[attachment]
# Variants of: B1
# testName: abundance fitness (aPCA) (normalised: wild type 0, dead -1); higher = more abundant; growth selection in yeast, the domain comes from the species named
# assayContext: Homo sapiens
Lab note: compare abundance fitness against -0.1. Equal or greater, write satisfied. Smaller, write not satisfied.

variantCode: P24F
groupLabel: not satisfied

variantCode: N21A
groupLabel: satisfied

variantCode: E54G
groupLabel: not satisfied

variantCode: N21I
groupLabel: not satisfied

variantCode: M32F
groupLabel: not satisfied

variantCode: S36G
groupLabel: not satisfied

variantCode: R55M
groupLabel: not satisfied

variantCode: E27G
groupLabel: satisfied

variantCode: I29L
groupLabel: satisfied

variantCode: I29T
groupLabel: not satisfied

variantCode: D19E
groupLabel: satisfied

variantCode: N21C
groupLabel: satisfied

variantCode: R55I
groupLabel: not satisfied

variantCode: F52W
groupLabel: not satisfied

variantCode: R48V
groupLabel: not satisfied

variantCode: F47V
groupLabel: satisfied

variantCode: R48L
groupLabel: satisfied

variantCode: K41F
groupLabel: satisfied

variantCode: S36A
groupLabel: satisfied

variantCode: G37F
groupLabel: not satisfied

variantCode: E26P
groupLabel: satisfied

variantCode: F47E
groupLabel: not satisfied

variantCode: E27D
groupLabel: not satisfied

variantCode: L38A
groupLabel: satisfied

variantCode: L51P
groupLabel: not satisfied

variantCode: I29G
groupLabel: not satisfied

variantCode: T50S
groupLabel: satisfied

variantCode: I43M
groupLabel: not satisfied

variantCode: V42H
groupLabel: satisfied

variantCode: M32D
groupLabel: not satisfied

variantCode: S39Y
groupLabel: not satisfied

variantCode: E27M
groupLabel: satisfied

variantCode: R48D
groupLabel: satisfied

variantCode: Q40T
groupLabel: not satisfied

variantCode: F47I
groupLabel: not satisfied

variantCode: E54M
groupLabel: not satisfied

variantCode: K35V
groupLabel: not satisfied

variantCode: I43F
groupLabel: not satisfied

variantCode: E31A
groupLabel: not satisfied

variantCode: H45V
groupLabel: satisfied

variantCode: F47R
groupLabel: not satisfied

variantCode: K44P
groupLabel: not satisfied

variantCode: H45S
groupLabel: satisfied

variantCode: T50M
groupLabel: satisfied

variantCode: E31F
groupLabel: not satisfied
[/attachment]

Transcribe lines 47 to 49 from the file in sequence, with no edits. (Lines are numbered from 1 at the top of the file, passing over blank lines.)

variantCode: F47E
groupLabel: not satisfied

variantCode: E27D